However, if this guest wants the rights as the tenant or a considerably longer occupancy, you can consider signing a month-to-month agreement with this guest.  

What are the Responsibility of the Tenants When They have Guests?


Your tenant guest policy must also underline the responsibilities of the tenant when they are having guests at your property. Guests and their acts are the responsibility of the tenant. And, if for any reason or due to the act of the tenant’s guest, there is a violation of the lease, you will evict the tenant


The tenant or his guests must keep the landlord free from any kind of harm or liability except those occurring due to misconduct or willful intentions of the landlord. Imagine a guest accidentally starting a fire at your property. Now, who will be responsible for the guest’s actions? Clearly,  the liability will fall on the tenant in this case.


“The guest will cover the damages to their personal belongings from Renters Insurance. But what about the damages to your rental property? Consider buying a Landlord Insurance”

Read this Before Buying a Landlord Insurance Policy


However suppose, what if the guest slipped on a dilapidated staircase on your property and broke his leg? Though your tenant has never informed you about the broken stairs. But, this guest may try to hold you liable in this situation and sue for personal injury claims.  To avoid such liability claims, your lease must have a tenant liability clause. 

The landlord shall not be held liable for any damage or injury which may suffered by the Tenant`s person, property, his employees, or guests, or any other individual in or about the Property premises, resulting or caused by electricity, water, fire, gas, steam, or rain which may leak or flow into any part of the Premises, or from the obstruction, leakage, or breakage, other defects of sprinklers, pipes, wires, plumbing, air conditioning, appliances, lighting fixtures, electrical, mechanical systems, whether such injury, or damage is a result from the conditions existing upon Premises or on the other portions of the premise, Building or Project or from any other sources, other than the episode concluding as the result of Landlord’s misconduct, negligence or willful intentions.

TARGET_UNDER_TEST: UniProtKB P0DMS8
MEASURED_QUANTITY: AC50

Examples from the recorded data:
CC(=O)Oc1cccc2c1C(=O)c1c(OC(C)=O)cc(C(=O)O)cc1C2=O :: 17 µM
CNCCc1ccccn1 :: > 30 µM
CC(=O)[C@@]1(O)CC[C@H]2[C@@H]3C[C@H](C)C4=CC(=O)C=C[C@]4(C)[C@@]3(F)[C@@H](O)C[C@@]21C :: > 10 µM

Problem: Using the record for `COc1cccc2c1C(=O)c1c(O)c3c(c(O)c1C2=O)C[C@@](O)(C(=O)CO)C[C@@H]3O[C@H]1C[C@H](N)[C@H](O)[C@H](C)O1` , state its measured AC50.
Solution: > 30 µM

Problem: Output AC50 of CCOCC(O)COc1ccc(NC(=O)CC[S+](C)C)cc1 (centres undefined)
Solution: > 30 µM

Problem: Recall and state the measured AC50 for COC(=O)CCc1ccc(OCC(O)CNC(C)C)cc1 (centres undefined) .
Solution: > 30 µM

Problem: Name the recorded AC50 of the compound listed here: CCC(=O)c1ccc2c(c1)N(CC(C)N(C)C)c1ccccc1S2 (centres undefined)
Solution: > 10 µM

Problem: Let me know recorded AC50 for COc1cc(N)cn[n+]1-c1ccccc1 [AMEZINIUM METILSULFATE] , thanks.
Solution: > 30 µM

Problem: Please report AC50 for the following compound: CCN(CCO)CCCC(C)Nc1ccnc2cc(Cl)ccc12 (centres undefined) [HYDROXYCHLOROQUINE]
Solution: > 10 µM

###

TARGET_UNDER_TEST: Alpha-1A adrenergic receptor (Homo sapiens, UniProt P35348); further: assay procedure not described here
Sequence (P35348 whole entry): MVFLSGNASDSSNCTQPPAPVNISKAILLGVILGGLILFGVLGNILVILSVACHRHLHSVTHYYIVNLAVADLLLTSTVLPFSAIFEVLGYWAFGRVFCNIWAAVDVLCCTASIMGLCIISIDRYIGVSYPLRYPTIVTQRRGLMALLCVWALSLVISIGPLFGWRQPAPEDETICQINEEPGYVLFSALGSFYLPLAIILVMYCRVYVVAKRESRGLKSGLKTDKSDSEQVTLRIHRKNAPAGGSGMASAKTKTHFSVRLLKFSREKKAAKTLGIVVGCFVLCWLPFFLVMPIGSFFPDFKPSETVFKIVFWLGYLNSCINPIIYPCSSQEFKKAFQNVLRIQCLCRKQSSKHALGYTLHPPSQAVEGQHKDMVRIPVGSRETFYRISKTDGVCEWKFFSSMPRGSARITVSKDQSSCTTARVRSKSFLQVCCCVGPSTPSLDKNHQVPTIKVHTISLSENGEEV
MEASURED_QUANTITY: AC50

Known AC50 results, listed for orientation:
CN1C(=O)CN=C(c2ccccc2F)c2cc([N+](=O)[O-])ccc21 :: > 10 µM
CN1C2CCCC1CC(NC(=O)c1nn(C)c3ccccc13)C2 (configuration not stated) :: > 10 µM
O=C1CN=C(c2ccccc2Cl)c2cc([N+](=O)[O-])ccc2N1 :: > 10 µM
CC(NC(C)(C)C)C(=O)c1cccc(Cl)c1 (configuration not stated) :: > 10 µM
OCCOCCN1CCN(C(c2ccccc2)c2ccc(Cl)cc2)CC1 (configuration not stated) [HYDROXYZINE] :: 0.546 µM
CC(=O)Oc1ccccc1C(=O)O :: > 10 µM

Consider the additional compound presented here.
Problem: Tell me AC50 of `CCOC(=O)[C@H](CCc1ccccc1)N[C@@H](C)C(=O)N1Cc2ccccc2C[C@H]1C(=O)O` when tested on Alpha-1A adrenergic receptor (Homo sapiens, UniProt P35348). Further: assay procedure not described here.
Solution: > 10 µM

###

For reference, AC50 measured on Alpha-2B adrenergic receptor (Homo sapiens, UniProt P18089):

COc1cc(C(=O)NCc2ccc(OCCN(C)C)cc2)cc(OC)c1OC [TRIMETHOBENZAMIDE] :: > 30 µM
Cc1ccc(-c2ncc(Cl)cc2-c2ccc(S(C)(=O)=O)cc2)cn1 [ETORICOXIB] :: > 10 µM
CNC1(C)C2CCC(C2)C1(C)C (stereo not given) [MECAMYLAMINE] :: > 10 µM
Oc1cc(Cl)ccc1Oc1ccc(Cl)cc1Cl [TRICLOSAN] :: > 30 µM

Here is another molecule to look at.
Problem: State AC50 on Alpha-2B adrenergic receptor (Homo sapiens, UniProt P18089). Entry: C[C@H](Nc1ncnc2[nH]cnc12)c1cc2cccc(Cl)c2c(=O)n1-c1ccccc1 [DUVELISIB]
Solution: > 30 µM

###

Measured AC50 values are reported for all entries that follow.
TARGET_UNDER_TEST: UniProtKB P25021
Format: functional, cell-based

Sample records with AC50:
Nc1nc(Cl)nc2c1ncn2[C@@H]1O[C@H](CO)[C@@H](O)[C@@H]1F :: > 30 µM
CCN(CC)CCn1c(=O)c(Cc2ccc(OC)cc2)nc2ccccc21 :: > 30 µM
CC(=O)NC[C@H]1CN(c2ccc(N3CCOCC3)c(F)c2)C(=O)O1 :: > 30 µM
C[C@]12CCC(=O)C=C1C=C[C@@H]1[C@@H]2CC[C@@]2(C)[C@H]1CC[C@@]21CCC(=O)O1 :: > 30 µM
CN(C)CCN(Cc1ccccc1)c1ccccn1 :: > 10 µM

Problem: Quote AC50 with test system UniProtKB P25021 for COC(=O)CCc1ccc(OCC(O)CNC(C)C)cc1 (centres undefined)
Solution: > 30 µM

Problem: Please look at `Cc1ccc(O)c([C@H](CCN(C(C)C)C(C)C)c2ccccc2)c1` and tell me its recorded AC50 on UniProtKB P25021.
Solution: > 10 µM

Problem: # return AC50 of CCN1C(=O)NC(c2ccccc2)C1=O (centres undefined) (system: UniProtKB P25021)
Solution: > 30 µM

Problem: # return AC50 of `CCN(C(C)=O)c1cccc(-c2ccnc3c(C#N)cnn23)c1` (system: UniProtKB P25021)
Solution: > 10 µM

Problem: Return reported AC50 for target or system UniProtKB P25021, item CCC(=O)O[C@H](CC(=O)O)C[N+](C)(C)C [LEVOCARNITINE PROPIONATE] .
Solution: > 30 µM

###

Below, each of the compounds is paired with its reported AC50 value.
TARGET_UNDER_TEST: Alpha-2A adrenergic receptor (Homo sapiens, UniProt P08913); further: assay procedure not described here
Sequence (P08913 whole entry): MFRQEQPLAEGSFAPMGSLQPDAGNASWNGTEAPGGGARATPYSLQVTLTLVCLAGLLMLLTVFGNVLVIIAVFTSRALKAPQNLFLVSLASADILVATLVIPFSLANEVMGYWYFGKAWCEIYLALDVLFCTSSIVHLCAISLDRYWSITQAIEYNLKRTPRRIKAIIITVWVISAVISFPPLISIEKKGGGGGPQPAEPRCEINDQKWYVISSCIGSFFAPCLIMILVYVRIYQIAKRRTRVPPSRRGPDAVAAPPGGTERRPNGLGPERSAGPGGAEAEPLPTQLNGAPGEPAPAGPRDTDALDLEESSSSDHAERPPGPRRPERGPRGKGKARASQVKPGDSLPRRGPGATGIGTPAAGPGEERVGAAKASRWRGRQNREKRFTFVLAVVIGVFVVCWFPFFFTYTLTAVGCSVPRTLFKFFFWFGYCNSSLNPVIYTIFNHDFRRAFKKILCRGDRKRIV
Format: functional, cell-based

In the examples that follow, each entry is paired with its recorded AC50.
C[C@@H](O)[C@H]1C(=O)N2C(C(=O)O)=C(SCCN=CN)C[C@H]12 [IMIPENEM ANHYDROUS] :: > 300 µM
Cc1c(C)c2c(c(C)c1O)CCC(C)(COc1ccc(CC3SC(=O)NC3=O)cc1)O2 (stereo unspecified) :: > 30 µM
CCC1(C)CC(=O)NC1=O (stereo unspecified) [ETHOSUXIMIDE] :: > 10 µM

Should Landlords Charge For Guests?

The motivation behind charging for tenant’s guests is understood. The guest will stay at your property, will use the utilities, and hence it will be an extra cost for the landlord. But a landlord should not charge for guests. Neither should you ask for any extra money from the tenant for their guests nor from the guests directly. Not only money, but you also should not charge them for anything, say for an equivalent service or something similar. And, here is why



  • Landlords Charging From Guests

When a landlord accepts money from the guest, he is allowing a guest to stay at the property. Technically, the guest becomes a tenant. This guest has now all the rights as your tenant has, which isn’t certainly an ideal situation for a landlord. Although, you haven’t entered into a written agreement with this guest. But accepting money enters you into a tenancy at will with the tenant. 


  • Landlords Charging Tenants For Their Guests

The tenant has a right to have guests at your property within the terms of your lease. But if you are considering charging tenants extra for their guests, it is not allowed. You have entered into a written lease agreement with the tenant with a specified rent. Charging more in rents is clearly a violation of the lease and the tenant can sue you. 


However, if this guest intends to stay longer, you can require your tenant to have the guest added to the lease, and then you can charge accordingly.  


Read: The Must-Have Clauses in Your Lease Agreement 

The Bottom Line

The fear of tenants having guests at your property is real. But instead of Landlords completely denying guests, it is better to make enforceable provisions in your lease. The tenants have a right to quiet enjoyment at your property and by denying guests without a valid reason, you are risking yourself for getting sued by a tenant.